Bradley M. Kuhn
Mon, 1 Feb 1999 00:49:57 -0500
Thus spoke Kragen Sitaker:
> Other things I've been thinking about: it would be *really* helpful to
> be able to click on an identifier in the source and immediately be
> taken to the definition of what it refers to. Since the compiler and
> linker have to figure this out anyway, it doesn't seem like it would be
> too much to ask for them to write it down so we can see it.
> Such a database would be very helpful in answering questions like these:
> - What is the set of functions that could get called, directly or
> indirectly, from this one?
> - What is the set of places where this data I'm writing could be read?
> - What is the set of places where this data I'm reading could have been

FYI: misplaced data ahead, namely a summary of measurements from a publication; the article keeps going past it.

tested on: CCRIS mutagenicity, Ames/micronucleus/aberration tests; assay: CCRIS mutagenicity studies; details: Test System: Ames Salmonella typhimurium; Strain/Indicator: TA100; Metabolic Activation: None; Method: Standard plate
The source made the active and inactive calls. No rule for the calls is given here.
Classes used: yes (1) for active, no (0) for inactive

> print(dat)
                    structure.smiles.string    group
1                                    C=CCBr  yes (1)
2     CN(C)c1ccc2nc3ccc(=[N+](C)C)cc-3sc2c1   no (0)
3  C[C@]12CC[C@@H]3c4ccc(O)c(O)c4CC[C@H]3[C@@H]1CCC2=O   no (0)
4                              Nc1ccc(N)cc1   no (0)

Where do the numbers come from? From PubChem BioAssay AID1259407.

> Given a database of what-identifier-refers-to-what-definition, these
> questions would be trivial to give reasonable answers to. (Of course,
> sophisticated analysis could reduce the size of these sets somewhat,
> and wild pointers can violate anything.)
> What other questions would you like to ask a database like this?
I would look at Keith Gallagher's work on program slicing. Start from
www.cs.loyola.edu/~kbg, and move on from there.
He attempts to ask these kinds of questions and answer them. They are less
trivial then you think...
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